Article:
In October 2014, he pleaded guilty to charges of malicious communications and harassment relating to articles on his Daily Bale blog falsely claiming that innocent people were paedophiles, drug dealers or religious zealots. During one hearing, he took issue with being called an "Internet troll" by the prosecutor, Dafydd Paxton.[21] Sentencing was postponed until 12 January 2015 due to other "very serious" investigations involving him, including alleged incitement to racial hatred against a Member of Parliament,[22] and later postponed again until 5 February.[23] The hearing eventually took place on 9 February 2015, when he was given a three-month prison sentence suspended for 18 months, in addition to 80 hours' unpaid work and ten sessions of "education, training and employment". He was ordered to pay £85 costs and a victim surcharge of £80.[4]

Public order offences and tweets to Jack Monroe[edit]

In February 2015, Bonehill-Paine was due to be charged in St Albans under s.38 of the Public Order Act 1986,[24] the "contamination of goods", for publishing an article on his website suggesting that fruit and vegetables from Tesco were infected with Ebola.[25] The offence carries a maximum 10-year sentence.[24] In October 2015, he was tried at Stevenage Magistrates' Court for "misusing a public computer network to propagate grossly offensive, indecent, obscene or menacing material" in two online articles, one being the Tesco Ebola hoax and the other encouraging the immediate killing of disabled babies for the purpose of eugenics. The district judge cleared him of both charges citing the freedom of speech guaranteed by the Human Rights Act.[26]

In April 2015, Bonehill-Paine claimed to have been the man arrested and released on bail on suspicion of sending "hate" tweets to Jack Monroe, a Guardian columnist.[27][28] The tweets were made by a hoax account purporting to be from a former UKIP candidate, and UKIP reported the account to the police.[27] In a statement on his website, Bonehill-Paine did not admit responsibility, but said that the tweets were "of a comical nature and [I] commend the level of free speech used".[27]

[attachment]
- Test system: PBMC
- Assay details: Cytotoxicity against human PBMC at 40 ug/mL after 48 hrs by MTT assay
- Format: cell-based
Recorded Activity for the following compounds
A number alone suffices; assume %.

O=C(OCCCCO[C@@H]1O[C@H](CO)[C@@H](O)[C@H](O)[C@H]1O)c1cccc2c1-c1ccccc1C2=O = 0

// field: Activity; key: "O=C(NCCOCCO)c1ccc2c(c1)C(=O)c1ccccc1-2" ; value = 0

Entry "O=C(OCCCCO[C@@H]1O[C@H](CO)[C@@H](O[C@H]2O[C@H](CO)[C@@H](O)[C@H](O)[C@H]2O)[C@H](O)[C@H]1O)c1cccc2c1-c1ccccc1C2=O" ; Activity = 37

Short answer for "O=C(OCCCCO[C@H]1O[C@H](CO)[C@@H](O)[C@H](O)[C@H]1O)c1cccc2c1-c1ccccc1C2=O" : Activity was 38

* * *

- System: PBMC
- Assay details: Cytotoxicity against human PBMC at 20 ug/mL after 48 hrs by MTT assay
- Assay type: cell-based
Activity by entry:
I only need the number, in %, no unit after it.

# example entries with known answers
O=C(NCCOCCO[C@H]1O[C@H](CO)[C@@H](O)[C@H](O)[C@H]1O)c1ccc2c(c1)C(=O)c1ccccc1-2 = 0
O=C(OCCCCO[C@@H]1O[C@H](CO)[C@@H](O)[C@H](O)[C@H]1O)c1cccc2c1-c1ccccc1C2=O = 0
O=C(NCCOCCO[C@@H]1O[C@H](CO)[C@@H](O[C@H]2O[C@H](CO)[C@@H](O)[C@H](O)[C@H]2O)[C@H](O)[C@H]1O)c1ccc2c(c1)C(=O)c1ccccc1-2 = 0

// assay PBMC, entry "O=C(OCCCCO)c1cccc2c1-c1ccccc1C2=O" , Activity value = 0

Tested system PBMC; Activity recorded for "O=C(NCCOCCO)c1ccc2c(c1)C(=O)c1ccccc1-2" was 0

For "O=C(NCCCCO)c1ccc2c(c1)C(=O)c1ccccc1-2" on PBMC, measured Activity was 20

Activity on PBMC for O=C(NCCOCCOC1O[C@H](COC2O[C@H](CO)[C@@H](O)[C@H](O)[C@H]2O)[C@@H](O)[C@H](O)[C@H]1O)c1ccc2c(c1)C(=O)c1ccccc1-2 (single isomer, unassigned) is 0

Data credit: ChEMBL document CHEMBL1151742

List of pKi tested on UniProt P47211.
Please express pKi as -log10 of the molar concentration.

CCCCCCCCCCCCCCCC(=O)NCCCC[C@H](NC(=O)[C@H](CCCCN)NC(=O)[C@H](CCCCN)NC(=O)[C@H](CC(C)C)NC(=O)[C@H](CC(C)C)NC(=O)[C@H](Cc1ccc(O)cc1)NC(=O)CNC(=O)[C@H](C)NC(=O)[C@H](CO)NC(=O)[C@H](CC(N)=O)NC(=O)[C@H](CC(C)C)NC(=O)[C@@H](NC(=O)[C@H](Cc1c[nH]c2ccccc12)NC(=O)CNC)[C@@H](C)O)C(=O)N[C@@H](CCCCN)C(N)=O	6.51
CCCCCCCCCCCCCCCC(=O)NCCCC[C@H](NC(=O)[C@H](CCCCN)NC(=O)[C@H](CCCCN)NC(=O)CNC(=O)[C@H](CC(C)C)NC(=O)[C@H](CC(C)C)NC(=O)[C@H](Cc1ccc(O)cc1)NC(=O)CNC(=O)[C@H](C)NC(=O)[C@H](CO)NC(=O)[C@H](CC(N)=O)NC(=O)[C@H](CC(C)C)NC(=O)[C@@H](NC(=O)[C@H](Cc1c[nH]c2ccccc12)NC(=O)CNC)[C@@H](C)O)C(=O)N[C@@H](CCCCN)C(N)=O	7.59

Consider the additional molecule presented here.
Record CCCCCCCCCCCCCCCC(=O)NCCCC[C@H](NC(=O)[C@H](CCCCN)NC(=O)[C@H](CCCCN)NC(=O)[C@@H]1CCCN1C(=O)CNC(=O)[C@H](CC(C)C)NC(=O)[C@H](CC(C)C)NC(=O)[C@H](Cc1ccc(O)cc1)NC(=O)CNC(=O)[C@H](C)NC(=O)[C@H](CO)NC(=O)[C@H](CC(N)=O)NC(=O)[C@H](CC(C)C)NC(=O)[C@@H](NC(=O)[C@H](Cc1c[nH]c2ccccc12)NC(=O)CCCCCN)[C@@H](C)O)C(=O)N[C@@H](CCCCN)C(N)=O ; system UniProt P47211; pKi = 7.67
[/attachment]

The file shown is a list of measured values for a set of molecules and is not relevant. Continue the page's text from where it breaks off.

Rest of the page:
In May 2015, Bonehill-Paine pleaded not guilty to a charge of harassment after it was alleged that he had left a swastika in the home of a Hertfordshire woman with whom he had spent two nights, describing it as a gift that had been touched by Adolf Hitler, before sending her a string of abusive messages and letters and asking her to become "his Eva". The case was adjourned until 15 July.[29]

Antisemitic protests[edit]

In January 2015, Bonehill-Paine called for a "mass protest" in March that year against what he perceived as the "complete Jewification" of Stamford Hill in north London, an area with the UK's largest ultra-orthodox Charedi population,[5] with particular focus on the volunteer neighbourhood watch group, Shomrim, which he falsely asserts is an illegal religious police force.[3] The Community Security Trust (CST) was in talks with local police, and local Jewish leaders were described as calm about the threat. Dave Rich, a CST spokesman said that Bonehill-Paine had "a long record of racist provocation and antisemitic abuse but he doesn't have much record of being able to mobilise large numbers of people on the street".[3] Bonehill-Paine's protest was later cancelled due to lack of support.[30]

In February 2015, Bonehill-Paine was arrested by police officers investigating allegations of inciting racial hatred relating to "two visual and written publications on the internet", and released on bail. He was arrested on suspicion of "racially aggravated harassment and malicious communications".[31]

In June 2015, Bonehill-Paine announced his intention to join a New Dawn Party demonstration[32] in Golders Green, an area of north London with a large Jewish minority, on Saturday 4 July 2015. Bonehell stated his intention to destroy Israeli flags by hand and tread upon them (believing that by not burning the flags he could "avoid prosecution") and said he would be burning copies of the Talmud, a Jewish holy book, in a "private ceremony".[33] Posts to Bonehill-Paine's website featured Auschwitz-Birkenau imagery and said that the demonstration would be an "absolute gas".[34] On 25 June, he was arrested by the Metropolitan Police and charged with inciting racial hatred contrary to the Public Order Act 1986.[35] Four days later, he was remanded in custody at Westminster Magistrates' Court.[36] He was refused bail at a Southwark Crown Court hearing on 13 July.[37] At the next hearing on 21 September, he pleaded "absolutely not guilty" and was again remanded in custody.[38]